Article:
And knocking a sizable sum off the project's reported $600,000 cost: ExxonMobil, whose officials also agreed to pay for hookups among all the houses affected by the decades-old gas spills.
On a Blair County Planning Commission map, pink-and-blue marker lines jut out in two directions, forming a backward "L" to represent the home connections and lines the corporation promised to fund.
"We are funding a portion of the waterline as part of our ongoing remediation work with the Pennsylvania Department of Environmental Protection ... and will continue to work with the PA DEP as it relates to the health and safety of the community," Hassett said in an email.
After less than two months' work - digging trenches and laying lines, then resealing the streets - contractors finished the job by late-October. All that remains is testing and a mandatory connection deadline in May.
"This is really helping them [ExxonMobil], because it's getting us off their backs," Price said last month.
Price wasn't the only Everett Road resident to take a more pessimistic view of the company's help.
"It's definitely a cheap way out for them," Stover said, noting that his well pump will soon be dismantled.
While most city dwellers would assume tap water is preferable to well water - particularly when that well has been contaminated with gasoline - those affected by the change have complained that their once-free drinking water will now come with a monthly price tag.
"It's more or less forcing a bill that people didn't have before," Stover said.
And the bill isn't small: With Freedom Township residents already paying more than $60 per month for sewage, the combined fee would likely be about $100, many said. Some said they'd like to see ExxonMobil cover their monthly water costs.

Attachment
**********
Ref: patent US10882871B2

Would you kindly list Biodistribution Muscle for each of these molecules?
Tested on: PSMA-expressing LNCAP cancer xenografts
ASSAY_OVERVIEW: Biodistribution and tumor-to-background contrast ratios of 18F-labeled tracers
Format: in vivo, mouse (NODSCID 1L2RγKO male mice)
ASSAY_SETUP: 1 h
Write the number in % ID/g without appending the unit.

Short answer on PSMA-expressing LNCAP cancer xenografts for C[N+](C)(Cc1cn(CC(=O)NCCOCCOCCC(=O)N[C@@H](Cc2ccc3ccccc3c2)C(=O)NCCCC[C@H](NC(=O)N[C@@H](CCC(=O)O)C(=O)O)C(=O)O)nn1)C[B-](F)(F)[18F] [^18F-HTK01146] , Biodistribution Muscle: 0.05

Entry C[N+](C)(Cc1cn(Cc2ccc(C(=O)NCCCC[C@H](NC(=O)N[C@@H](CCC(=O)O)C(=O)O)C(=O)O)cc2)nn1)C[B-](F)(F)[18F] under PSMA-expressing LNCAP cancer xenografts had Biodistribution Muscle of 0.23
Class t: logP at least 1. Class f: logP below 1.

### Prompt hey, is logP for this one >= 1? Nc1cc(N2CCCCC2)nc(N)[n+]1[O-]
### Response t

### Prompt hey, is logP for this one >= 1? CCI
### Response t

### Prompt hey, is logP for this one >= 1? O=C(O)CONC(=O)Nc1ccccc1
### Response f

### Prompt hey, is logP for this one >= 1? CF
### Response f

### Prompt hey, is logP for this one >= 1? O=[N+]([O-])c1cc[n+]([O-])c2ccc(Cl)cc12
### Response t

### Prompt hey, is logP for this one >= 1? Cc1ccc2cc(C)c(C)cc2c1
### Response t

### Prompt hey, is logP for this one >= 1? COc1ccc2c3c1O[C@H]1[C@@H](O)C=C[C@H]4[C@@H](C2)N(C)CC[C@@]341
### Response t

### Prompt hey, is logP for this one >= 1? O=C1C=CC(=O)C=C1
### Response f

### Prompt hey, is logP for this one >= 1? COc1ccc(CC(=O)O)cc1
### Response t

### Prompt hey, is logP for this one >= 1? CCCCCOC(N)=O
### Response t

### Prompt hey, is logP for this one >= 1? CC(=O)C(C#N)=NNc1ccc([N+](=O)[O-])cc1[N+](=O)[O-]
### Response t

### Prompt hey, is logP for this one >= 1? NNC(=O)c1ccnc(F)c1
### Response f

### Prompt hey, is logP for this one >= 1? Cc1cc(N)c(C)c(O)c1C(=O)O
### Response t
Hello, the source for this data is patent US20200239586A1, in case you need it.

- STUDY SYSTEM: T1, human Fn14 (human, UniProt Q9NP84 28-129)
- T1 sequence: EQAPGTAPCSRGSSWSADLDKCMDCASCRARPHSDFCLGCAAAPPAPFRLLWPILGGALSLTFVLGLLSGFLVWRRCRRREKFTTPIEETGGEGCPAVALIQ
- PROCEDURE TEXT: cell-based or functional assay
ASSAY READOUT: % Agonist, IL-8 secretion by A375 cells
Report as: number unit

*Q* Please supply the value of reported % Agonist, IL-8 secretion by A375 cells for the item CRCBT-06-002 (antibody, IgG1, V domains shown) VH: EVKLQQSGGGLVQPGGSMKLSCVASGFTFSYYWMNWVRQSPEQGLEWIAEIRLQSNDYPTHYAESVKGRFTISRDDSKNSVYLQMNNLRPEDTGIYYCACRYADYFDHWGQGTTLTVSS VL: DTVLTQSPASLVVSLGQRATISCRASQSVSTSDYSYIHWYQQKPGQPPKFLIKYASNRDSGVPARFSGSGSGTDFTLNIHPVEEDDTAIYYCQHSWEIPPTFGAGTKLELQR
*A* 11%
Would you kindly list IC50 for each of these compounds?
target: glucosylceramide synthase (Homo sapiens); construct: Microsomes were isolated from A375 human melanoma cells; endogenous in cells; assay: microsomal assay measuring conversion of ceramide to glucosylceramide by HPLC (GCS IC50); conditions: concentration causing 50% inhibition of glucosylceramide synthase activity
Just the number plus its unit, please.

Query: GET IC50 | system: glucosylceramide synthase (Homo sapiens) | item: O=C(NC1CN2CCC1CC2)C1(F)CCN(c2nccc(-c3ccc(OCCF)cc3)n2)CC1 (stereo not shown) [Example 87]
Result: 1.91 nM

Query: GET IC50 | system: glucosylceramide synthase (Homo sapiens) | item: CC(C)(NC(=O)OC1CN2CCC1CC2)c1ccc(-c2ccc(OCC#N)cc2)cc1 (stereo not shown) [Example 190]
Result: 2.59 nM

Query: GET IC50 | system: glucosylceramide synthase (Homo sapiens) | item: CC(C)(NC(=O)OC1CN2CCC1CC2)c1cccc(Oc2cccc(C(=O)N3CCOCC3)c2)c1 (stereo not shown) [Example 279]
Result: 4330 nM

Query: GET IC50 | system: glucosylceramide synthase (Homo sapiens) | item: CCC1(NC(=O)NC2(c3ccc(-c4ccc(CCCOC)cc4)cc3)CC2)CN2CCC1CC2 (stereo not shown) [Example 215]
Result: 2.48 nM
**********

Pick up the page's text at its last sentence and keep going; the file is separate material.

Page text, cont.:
Asked whether he could afford the monthly bill and $1,500 hookup fee, Elmer Aungst, whose house and its "good water" are outside the gas-affected area, said only: "I have to afford it."
Today, ExxonMobil's Everett Road site is a grassy field, the gas storage tanks long ago dismantled. A rusty barbed-wire fence displays two "no trespassing" signs, as well as a warning not to smoke and a contact number for environmental emergencies.
Before the weather turned cold, children played in a jungle gym at the nearby Everett Road schoolhouse while a grate hissed at the one-time storage site. A block away, a colossal pile of pungent, contaminated dirt waited to be shipped away from behind the Freedom Township municipal building.
At his car upholstery shop across the street, former East Freedom firefighter Sheldon Helsel said the new waterlines should be a welcome change - and dismissed anyone who's said the company should pay their water bills.
"They probably live next door [to the ExxonMobil site] and don't understand it," Helsel said, questioning how long the company can possibly keep testing and maintaining the water. "How far does it go?"
Helsel pointed to his framed aerial photograph of the township, taken long before the schoolhouse or Dunnings Highway existed, when the 13 Esso containers still stood alongside Everett Road.
Used to be, Helsel said, those driving through town would see nothing but towering storage tanks.
"Some people don't even think of that anymore," he said.
Mirror Staff Writer Ryan Brown is at 946-7457.